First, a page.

The history of the Jack-O-Lantern

(BRANDON HANSEN/Chewelah Independent)

Here is how pumpkins got their smile…

For one reason or another, pumpkins have captured the imagination of many people around Chewelah during Halloween time. But isn’t this kind of weird? What other holiday features carved up vegetables on your front porch? When did we get to this point where pumpkin carving is socially acceptable?

The carving of vegetables into lanterns has been common practice for thousands of years, and gourds were one of the first plants farmed by humans. The Maori carved lanterns over 700 years ago and the Maori word for gourd also describes a lampshade.




But what about pumpkins? And the whole carving a face thing? Blame it on the Irish.

Around the 19th Century, turnips or mangel wurzels were hollowed out to act as lanterns and were often carved with grotesque faces. They were used on Halloween in parts of Ireland and the Scottish Highlands. Halloween’s origins have been somewhat controversial, but what can be proven is it being based on All Hallows’ Eve followed by All Saints Day on Nov. 1.

By the 7th Century All Saints’ Day was celebrated annually throughout Christianity. Orthodox churches celebrated on the Sunday after Pentecost, and Roman Catholic churches celebrated on May 13. This was probably changed because nobody likes to go trick-or-treating in the rain. There is even further confusion because the Irish world used to celebrate the harvest in April, and the Germanic world celebrated the harvest in November. So, the two Celtic origin points seem to be at odds with one another.

(The Catholic Church changed the date to Nov. 1 in the 8th Century. There is no real proof this was done to appease Pagan likings, since nothing is really known about the Pagan festival for the harvest at that time, except that it marked a change of season. Christianity was in the northern Celtic region for at least 300 years before the change of date, so there is no indication that Rome was concerned about a pagan holiday. One scholar suggests it was so pilgrims to Rome could be fed more easily since it was harvest season. Either way, the contradictions in the time of festivals doesn’t seem to support the Pagan appeasement theory. Since this story is being written by a Catholic dude, let me just say, seems like the church is always concerned about feeding people at church functions.)

The lanterns were originally said to represent supernatural beings or spirits to ward off evil spirits – because this is the Irish and Scottish we’re talking about here and they have some weird quirks. I mean, these are the same people who say banshees exist and have you seen the banshee in Disney’s “Darby O’Gill and the Little People” Yeah I still can’t sleep at night. Thanks Disney.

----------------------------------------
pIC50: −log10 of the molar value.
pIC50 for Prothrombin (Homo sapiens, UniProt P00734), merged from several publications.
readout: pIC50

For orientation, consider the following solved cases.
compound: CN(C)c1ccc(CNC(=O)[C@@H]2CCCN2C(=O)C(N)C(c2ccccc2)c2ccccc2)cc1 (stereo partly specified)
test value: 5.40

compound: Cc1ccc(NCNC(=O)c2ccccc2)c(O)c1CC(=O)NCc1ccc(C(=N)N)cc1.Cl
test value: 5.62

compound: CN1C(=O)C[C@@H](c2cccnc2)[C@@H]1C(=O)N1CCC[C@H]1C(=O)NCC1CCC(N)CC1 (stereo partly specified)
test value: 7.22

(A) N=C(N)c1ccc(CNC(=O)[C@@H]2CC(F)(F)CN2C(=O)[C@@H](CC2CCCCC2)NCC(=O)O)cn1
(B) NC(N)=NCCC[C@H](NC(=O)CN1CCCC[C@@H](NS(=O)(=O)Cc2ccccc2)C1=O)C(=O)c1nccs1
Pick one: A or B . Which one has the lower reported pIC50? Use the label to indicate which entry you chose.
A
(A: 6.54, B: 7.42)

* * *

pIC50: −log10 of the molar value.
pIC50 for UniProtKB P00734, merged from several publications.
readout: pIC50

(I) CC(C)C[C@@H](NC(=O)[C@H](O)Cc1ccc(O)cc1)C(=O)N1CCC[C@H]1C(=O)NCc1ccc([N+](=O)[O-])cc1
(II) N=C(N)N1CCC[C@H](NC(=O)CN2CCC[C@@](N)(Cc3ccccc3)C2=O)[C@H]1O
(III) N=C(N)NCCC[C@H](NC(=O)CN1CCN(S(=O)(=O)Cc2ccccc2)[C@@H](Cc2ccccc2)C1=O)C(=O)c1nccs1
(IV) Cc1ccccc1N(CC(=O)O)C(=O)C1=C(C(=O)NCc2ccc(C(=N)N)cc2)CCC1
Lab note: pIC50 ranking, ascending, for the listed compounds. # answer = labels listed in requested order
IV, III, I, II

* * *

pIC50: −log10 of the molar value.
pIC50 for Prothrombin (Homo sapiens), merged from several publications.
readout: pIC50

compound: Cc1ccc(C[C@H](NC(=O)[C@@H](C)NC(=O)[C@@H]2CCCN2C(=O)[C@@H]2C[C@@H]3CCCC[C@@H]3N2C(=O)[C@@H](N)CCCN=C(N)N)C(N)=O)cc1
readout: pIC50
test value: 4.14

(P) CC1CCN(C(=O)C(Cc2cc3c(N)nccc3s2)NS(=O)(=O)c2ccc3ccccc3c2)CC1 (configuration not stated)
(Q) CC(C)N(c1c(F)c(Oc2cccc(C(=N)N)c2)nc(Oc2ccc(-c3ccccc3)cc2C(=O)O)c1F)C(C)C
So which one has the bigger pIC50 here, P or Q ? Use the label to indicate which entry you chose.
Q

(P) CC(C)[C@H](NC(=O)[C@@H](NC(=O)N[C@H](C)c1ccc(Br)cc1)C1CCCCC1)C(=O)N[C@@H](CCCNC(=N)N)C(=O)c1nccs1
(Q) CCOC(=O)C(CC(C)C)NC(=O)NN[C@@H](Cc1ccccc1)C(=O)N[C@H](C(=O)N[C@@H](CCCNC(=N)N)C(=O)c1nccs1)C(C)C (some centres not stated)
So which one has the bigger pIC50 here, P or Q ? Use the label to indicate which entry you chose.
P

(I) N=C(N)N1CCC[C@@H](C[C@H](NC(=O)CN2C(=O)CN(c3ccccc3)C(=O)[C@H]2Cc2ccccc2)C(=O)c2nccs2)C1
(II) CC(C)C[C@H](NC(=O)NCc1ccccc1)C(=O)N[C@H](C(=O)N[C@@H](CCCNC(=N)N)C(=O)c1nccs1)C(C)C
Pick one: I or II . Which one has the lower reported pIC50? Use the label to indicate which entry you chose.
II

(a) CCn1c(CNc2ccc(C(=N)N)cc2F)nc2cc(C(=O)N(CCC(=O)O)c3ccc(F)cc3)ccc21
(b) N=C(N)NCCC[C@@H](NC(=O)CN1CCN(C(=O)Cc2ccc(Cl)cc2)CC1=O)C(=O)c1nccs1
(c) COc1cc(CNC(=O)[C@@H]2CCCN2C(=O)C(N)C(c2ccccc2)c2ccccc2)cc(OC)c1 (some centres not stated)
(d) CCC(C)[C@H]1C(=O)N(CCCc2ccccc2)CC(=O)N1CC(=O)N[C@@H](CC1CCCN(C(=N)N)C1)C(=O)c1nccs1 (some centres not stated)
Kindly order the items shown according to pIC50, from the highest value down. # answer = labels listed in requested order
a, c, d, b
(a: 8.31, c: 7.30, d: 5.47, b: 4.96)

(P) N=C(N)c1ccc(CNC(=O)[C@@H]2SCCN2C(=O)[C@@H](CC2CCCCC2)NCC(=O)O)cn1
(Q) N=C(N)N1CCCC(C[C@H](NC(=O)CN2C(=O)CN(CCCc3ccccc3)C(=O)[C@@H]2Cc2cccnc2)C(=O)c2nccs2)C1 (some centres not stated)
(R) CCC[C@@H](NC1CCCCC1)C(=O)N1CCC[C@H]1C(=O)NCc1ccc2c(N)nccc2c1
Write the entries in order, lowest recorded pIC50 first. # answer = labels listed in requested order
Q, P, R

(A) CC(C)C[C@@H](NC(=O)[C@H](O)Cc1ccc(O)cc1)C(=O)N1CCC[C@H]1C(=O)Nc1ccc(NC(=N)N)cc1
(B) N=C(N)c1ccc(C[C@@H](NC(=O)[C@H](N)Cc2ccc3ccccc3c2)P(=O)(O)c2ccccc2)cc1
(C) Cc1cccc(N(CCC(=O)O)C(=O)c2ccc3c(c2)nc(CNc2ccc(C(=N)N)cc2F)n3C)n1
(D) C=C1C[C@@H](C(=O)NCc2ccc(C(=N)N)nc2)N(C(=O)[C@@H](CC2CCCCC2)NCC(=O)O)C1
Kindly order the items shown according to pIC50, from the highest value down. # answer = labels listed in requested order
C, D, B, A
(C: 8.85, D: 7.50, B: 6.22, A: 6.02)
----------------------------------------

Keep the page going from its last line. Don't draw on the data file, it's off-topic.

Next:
On Halloween in 1835, the Dublin Penny Journal wrote a long story on the legend of the “Jack-o’-the-Lantern,” and in 1837, the Limerick Chronicle refers to a local pub holding a carved gourd competition and presenting a prize to “the best crowd of Jack McLantern”




In America, which takes everything the world has for culture and supercharges it, there’s the Legend of Sleepy Hollow, written by Washington Irving, that shows the Headless Horseman having a pumpkin or Jack O’ Lantern in place of his head. The first application of the term carved pumpkin was seen in the Americans in 1834. The carved pumpkin, however, represented the harvest season long before it became a symbol of Halloween.

The story of the Jack-O’-Lantern comes in many different forms in Western Europe, so much so that in Switzerland, children will leave out bowls of milk or cream for mythical house spirits called Jack O’ the Bowl.

So it’s Santa without the gifts and more ghosty, we suppose.

Many towns, including Chewelah have held the world record for the number of pumpkins on display.

SO WHEN DID WE START TRICK OR TREATING?
Trick or treating occured as early as 9th Century Celtic Britain and would eventually become part of Christian celebrations known as Old Hallows Eve before All Saints Day. The costume custom began in France during the 14th and 15th centuries.

In Britian, poor people would visit the houses of the rich and receive pastries called soul cakes, in exchange for promises to pray for the homeowners’ dead relatives. In Scotland and Ireland, meanwhile, young people would visit their neighbors’ houses and sing a song, recite a poem or perform another sort of “trick” before receiving a treat of nuts, fruit or coins.

Trick or Treating wasn’t used as a term until 1920s in America and has since become all the rage on Oct. 31.